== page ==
Wildlife Collision Prevention a Target of Thermal Imaging

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Source: Teledyne FLIR announcement

WILSONVILLE, Ore. — According to the 2020 State Farm annual study, nearly two million collisions between vehicles and large animals occur every year in the United States alone, representing approximately five percent of all reported motor vehicle collisions. These wildlife vehicle collisions (WVCs) result in 26,000 injuries to motorists each year.

Thermal cameras see an entirely different wavelength of energy, known as long-wave infrared (LWIR) radiation or heat energy, which radiates, absorbs, or is reflected by everything on earth. With the ability to see heat without visible light, they offer a unique capability to significantly reduce the number of WVCs.

Seeing Beyond Headlights

Thermal cameras are currently offered as an option on several vehicle models as a driver-warning system, but recent developments and testing have shown the potential for thermal cameras to be a valuable part of the automotive sensor suite for functions such as automatic emergency braking (AEB).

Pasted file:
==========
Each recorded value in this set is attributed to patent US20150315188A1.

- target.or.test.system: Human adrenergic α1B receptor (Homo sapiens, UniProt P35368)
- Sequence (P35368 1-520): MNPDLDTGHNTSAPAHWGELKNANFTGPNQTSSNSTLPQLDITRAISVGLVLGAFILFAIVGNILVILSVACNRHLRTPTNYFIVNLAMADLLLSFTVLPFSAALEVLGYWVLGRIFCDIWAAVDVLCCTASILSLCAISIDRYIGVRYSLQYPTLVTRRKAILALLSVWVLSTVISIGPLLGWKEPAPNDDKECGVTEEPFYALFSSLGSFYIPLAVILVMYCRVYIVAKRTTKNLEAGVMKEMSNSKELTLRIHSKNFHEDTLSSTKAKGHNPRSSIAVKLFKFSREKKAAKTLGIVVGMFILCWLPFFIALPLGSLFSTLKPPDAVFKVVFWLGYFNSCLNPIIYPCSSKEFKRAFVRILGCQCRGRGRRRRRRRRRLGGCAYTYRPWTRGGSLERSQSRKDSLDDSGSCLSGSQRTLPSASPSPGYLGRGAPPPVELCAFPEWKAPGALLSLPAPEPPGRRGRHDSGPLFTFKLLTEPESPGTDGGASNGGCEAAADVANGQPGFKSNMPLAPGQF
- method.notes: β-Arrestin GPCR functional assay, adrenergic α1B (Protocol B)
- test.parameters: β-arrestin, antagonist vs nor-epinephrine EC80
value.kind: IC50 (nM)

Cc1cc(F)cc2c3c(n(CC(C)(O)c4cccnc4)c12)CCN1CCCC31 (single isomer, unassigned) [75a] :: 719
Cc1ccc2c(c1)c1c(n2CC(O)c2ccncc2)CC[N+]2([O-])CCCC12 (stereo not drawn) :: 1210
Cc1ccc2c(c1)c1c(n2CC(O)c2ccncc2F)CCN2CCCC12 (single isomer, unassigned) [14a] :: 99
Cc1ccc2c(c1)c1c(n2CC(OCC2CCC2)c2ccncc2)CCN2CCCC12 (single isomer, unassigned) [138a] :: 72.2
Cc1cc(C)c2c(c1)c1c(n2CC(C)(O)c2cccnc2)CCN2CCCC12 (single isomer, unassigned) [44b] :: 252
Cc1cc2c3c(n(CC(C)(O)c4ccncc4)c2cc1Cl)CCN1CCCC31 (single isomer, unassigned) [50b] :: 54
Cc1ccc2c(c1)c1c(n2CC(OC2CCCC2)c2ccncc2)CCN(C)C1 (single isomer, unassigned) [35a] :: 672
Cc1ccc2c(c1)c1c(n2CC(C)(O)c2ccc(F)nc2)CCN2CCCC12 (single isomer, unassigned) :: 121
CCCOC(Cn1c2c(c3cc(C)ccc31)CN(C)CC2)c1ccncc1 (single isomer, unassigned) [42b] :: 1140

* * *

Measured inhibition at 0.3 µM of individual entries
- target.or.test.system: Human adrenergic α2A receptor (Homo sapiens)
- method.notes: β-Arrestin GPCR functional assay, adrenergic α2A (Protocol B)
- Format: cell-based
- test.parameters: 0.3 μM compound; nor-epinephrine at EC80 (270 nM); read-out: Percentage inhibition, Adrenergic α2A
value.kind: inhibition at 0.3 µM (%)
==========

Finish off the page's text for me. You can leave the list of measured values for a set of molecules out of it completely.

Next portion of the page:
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Thermal cameras from Teledyne FLIR can see significantly farther than headlights and detect large animals in challenging driving conditions including through darkness, headlight or sun glare, and most types of fog.

Particularly adept at detecting body heat and distinguishing wildlife far down a dark road, thermal imaging can help reduce WVCs, which mainly occur at dusk, night, and dawn when animals are most active, and visibility is limited.

Convolutional neural networks (CNNs) are used to analyze images for certain characteristics and can be trained to detect and classify wildlife. Thermal cameras can be combined with a CNN just like visible cameras, creating a robust method for artificial intelligence to identify and mitigate animal collisions that often occur in challenging lighting conditions.

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To support further development, Teledyne FLIR expanded their CNN to detect large animals in addition to its current capacity to detect pedestrians, vehicles, bikes, cars, and multiple other classes of road objects. 

The Future of Vehicle Safety Systems

To view the entire announcement, click HERE.

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